Safe haven law protects mom who left baby in manger scene

26 Nov 2015 | Author: | No comments yet »

Baby abandoned at New York City nativity scene. Does this happen often?.

When a custodian at a church in the Richmond Hill neighborhood of Queens, N.Y. returned from lunch on Monday, he heard cries and discovered a surprising sight: a newborn baby, with umbilical cord still attached, resting in the manger at the church’s nativity scene.The mother of a baby who was left this week in a manger inside a Roman Catholic church in New York was found and will not face criminal prosecution, the county district attorney said late on Wednesday. The baby, a boy who weighed about five pounds, was taken to a local hospital by emergency crews and appeared to be in good health, Christopher Heanue, pastor of the Holy Child of Jesus Church wrote on the church’s Facebook page.

Under New York state law, a parent may abandon a newborn anonymously at certain designated safe haven locations, as long as the baby is handed over to an appropriate person. “The beautiful thing is that this woman found in this church — which is supposed to be a home for those in need — this home for her child,” Father Heanue said. The discovery of this baby highlights the problem of abandoned babies in states across the country, with many lawmakers and activists attempting to grapple with how best to ensure the infants are not injured. But about 1,400 other infants have been abandoned illegally, with about two-thirds of them found dead, according to the group, Save the Abandoned Babies Foundation. He walked to the front of the nave and found the child lying in the wood-frame nativity scene, which had been newly assembled but was still empty of all the animals and statues. Under the NY Abandoned Infant Protection Act, which was originally adopted in 2000 in a wave of similar laws from 45 states, parents could originally abandon unwanted babies of up to five days old.

Rocio Fidalgo, a spokeswoman for the Diocese of Brooklyn, said that from time to time, people leave unwanted children at its churches, though she declined to say how often this happened. In Indiana, a statewide effort to install portable incubators where parents can deposit their babies at locations around the state was nixed this year by a state commission because of concerns about the cost and legal issues around using the boxes. The “baby boxes” would expand the state’s safe haven law, allowing additional anonymity because parents could deposit the infants without speaking to anyone. Parish officials said they had received well over a dozen messages in calls and emails from people around the country expressing interest in adopting the baby.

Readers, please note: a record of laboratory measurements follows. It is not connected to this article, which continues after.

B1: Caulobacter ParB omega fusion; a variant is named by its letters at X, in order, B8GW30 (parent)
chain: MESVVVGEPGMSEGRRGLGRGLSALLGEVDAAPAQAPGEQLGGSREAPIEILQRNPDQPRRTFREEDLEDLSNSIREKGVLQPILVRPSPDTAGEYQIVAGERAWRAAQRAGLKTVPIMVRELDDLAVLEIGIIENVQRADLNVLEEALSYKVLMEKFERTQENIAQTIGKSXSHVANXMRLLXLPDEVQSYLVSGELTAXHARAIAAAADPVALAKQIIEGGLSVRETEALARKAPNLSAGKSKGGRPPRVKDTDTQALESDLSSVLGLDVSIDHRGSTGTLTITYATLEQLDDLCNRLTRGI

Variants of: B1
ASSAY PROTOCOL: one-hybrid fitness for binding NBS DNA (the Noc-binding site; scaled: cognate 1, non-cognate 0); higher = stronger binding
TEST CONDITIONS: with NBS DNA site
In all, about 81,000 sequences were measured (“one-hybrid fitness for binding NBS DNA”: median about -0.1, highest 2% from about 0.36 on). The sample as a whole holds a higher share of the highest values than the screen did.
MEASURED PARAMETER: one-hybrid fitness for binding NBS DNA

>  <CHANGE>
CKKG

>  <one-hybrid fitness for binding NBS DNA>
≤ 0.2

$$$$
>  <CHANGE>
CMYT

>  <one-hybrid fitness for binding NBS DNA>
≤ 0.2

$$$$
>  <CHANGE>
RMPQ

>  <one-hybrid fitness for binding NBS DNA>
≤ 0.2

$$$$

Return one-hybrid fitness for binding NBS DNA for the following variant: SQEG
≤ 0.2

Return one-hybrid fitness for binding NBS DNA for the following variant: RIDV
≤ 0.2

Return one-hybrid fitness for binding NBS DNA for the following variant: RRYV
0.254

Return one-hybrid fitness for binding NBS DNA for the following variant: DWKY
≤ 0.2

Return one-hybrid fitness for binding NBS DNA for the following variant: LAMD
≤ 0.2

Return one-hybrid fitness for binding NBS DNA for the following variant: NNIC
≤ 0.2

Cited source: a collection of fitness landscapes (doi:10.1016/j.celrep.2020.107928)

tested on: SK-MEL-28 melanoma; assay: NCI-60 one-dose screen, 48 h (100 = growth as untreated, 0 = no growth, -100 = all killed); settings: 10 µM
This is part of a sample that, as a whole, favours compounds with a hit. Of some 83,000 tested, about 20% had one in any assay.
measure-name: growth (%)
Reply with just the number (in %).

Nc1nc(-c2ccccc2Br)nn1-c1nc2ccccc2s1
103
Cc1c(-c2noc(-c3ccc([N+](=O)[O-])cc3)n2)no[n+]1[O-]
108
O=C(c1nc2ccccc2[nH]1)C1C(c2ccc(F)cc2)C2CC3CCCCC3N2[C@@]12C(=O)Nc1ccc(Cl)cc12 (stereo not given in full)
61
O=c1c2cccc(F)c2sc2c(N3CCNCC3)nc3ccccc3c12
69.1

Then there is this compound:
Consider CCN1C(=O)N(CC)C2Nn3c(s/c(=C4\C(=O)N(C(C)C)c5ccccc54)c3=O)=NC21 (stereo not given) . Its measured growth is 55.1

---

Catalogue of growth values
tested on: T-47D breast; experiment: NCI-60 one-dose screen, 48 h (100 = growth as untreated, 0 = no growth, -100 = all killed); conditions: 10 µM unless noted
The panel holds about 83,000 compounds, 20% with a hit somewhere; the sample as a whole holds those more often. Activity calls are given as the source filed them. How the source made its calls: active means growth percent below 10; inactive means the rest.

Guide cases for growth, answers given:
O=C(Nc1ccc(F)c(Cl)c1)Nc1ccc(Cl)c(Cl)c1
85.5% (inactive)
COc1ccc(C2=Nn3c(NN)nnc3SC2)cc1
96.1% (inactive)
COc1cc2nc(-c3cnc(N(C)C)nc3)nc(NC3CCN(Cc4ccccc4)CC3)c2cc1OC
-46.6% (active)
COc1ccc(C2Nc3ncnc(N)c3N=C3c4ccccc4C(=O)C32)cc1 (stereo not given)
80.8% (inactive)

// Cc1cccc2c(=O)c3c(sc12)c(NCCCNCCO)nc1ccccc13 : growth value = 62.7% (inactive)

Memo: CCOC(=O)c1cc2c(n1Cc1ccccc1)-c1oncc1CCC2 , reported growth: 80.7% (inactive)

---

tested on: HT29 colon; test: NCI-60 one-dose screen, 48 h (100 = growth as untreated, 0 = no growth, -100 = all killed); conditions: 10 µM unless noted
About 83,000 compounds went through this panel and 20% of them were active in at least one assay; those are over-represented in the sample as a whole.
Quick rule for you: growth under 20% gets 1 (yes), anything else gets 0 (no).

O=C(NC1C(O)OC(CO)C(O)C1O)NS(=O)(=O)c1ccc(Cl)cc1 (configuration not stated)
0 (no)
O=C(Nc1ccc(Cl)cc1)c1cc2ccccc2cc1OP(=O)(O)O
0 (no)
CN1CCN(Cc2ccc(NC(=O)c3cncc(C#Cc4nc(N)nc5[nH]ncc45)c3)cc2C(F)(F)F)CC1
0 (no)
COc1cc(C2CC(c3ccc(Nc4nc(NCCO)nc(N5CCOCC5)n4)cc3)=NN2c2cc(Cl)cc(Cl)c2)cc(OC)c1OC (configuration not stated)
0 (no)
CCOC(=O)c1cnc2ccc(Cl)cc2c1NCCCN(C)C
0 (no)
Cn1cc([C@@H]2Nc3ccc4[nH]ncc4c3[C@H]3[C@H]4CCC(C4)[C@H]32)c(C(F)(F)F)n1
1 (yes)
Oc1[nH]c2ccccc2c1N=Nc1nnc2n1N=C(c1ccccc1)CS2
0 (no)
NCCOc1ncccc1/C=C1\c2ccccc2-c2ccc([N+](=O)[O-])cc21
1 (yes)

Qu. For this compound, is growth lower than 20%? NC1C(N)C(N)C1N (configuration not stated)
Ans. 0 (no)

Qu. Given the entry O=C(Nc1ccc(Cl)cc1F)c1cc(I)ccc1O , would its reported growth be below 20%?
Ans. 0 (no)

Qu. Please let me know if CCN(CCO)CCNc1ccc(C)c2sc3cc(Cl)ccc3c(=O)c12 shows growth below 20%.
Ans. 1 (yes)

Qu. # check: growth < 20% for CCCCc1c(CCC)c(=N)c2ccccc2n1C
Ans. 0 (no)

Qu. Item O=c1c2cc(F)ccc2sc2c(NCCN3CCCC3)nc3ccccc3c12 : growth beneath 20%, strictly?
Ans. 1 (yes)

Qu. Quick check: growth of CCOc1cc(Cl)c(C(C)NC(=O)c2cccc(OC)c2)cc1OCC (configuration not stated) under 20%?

Richmond Hill has a predominantly immigrant population, with large numbers of residents from the Caribbean and South Asia, as well as sizable numbers from Latin America and elsewhere. Paul Cerni, the parish secretary, said that the shifts in the congregation’s demographics have vaguely mirrored those in the broader community, with a growing number of immigrants from predominantly Catholic countries of Latin America replacing those of Western European descent. “We should pray the baby gets a proper home,” said Heanue, who arrived at the parish in February and is in charge of its day-to-day administration. But baby boxes have proved controversial, especially in Europe, with a United Nations committee condemning them in 2012 as violating children’s rights to identify and maintain a personal relationship with their parents.

Instead, they argued, countries should focus on providing resources about family planning, easy access to contraception and social support, which might prevent parents from resorting to the drastic solution of abandoning their unwanted children. “Baby boxes do not operate in the best interest of the child or the mother,” Maria Herczog, a sociologist and member of the UN’s Committee on the Rights of the Child told the Monitor in 2012. “Just leave your baby, these boxes seem to say. But advocates, who range from an Indiana firefighter (a pro-life activist) to other human rights groups, argue that baby boxes are a last defense for women who feel they have no other option., “These women are, in general, victims of a lack of adequate social networks and state public services.

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